I honestly had zero expectations when I hit “play” on Netflix a few nights ago. I knew going in that the cast was full of familiar talented faces, but I had never heard a single thing in my life about this character named Dolemite nor the man who brought him to life.
Eddie Murphy stars as Rudy Ray Moore, a regular guy in the 1970’s with dreams of making it big in Hollywood. Although he’s been in the game for awhile, his only claim to fame is a few unpopular R&B tracks along with his weekly gig as a host in a nightclub. During the day he works at a record store and laments to his friends about how life hasn’t gone the way he planned. That all changes when he creates a character called Dolemite and starts performing a live comedy routine around town. The character is a hit and suddenly Rudy is in high demand. Things are going so great that he conceives a movie starring the character. He enlists the help of his closest friends, along with some industry vets, and sets out to bring Dolemite to the big screen.
This movie is certainly a comedy, but it packs a lot of heart and features stellar performances from several known comedians as well as a few not-so-known actors who are on the cusp of becoming household names.
Murphy kills it as Rudy. He infuses life into this entire movie. A lot of the same charisma and intensity that initially made him a star in the 80’s, is back in full force as the rhyming, over-the-top, pimp-like Dolemite. Even if you don’t care for raunchy humor, you have to acknowledge that this is a man who knows how to properly commit to a character. It’s what has made him one of the greats and also what makes this movie a surprising hit.
Sure Dolemite is funny, but it’s Rudy himself who is most memorable to me. He has a lot of heart. He doesn’t just care about becoming a superstar; he also cares about the people who surround him. It’s a rarity to see in such a cut-throat business, but Rudy brings out the best in everyone around him. It’s his friends Jimmy (Mike Epps), Ben (Craig Robinson), and Toney (Titus Burgess) who he makes sure to include every step of the way. They are a lovable bunch, each talented in some area, and the actual actors themselves are operating from a really honest place. So much so that it sometimes didn’t even feel scripted. They worked with one another so easily and there was just a natural chemistry present. I enjoyed seeing each of them embody such colorful characters.
Other familiar talent are Keegan-Michael Key, who portrays the writer who works with Rudy to create the Dolemite script, and Wesley Snipes as D’Urville Martin, an actor who Rudy convinces to direct the movie. They are both great additions and I love seeing that so many people were just as entertained by them as I was!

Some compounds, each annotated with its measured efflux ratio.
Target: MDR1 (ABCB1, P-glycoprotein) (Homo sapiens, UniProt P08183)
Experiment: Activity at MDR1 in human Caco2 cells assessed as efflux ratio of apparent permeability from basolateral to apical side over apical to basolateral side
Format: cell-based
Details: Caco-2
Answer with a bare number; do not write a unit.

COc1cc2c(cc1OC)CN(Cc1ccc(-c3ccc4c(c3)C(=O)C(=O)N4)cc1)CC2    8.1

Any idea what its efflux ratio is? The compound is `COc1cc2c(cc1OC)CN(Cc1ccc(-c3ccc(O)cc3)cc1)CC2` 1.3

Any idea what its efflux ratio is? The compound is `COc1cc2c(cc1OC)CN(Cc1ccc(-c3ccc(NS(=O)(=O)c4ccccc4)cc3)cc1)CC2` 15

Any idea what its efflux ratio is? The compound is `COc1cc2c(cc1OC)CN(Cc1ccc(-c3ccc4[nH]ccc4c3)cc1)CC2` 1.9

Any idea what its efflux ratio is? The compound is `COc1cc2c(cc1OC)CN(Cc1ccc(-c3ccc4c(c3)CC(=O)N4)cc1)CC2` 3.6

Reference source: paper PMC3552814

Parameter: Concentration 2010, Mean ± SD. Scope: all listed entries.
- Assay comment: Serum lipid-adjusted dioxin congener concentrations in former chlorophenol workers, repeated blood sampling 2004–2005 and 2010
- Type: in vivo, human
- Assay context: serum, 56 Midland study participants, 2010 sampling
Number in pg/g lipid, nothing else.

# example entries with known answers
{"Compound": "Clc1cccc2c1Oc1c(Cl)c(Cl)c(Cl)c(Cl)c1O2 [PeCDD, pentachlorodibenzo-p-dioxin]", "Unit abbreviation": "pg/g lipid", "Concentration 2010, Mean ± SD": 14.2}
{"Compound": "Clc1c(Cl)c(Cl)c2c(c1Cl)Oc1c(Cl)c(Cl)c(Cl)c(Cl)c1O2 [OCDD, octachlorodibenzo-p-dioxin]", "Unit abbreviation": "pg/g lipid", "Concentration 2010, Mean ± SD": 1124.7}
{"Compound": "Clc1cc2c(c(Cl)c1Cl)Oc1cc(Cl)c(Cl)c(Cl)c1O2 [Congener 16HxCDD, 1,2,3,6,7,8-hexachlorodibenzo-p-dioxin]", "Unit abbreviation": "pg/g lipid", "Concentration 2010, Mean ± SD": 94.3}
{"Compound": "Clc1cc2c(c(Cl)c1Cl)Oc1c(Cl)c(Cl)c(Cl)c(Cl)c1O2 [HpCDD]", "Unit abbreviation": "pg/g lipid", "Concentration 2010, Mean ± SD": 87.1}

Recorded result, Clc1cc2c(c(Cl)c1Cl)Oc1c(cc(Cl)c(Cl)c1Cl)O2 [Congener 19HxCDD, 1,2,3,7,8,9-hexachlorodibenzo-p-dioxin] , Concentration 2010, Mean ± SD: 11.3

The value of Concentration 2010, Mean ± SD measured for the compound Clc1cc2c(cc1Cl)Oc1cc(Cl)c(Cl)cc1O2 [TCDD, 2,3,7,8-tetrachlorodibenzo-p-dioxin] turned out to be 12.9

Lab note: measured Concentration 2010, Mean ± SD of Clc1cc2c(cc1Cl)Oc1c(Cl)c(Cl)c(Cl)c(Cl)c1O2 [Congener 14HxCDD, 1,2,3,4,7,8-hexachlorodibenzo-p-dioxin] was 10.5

Rudy also befriends new people who he incorporates into Dolemite’s antics. The first being Lady Reed (Da’Vine Joy Randolph), a no-nonsense woman who gets Rudy’s attention one night after decking her philandering husband in a nightclub. Over time she and Rudy become great friends and he creates a character for her known as “Queen Bee”. I didn’t know anything about Randolph prior to this, but she does some good work in this movie and hopefully starts to turn up in more projects.
My favorite thing about Dolemite is My Name is that it tells the story of a strong-willed person who is willing to work hard to make his dreams a reality. When he gets told “no”, he digs his heels in deeper and forges ahead anyway.
Rudy Ray Moore: [Speaking with the Bihari Brothers about them helping finance the production of “Dolemite” by giving up future royalties to his records] I’m going to bet on myself. Ain’t nobody going to put me on the screen except for me, and everybody I talk to say they want to see a “Dolemite” movie.
Julius Bihari: Well, we understand. You’re not supposed to make a movie for the five square blocks of people you know.
Rudy Ray Moore: [takes pause] Well… that’s fine with me. ‘Cause every city in America got those same five blocks. And those folks is going to love it!
For so long, no one was pushing ownership in Hollywood. Especially NOT Black ownership. In that way, Moore was wayyyy ahead of his time. He figured out that making something happen without the support of a major studio was possible. He is one of the very first of his generation to arrive at that mode of thinking. While Rudy may not have achieved mainstream success or acceptance from white audiences, he found his niche and operated in it to a certain level of success. Dolemite is a funny movie, but it also packs a lot of real messages about confidence, representation, and inclusion.
The general consensus seems to be that the depiction in this film is pretty spot-on to the original blaxploitation project that dropped back in 1974. I haven’t seen it, nor any of the subsequent movies that followed, but I heard that the original is currently available on YouTube.
If you’re not a fan of raunchy humor, nudity, or other vulgarities, it’s probably best to steer clear of this one. It probably goes without saying, but Dolemite rightfully earned its “R” rating.
Dolemite is My Name is currently streaming on Netflix!
Do you remember the first movie you ever saw that was rated R? Was it a comedy, action, or horror movie? Tell me all about it in the comments down below!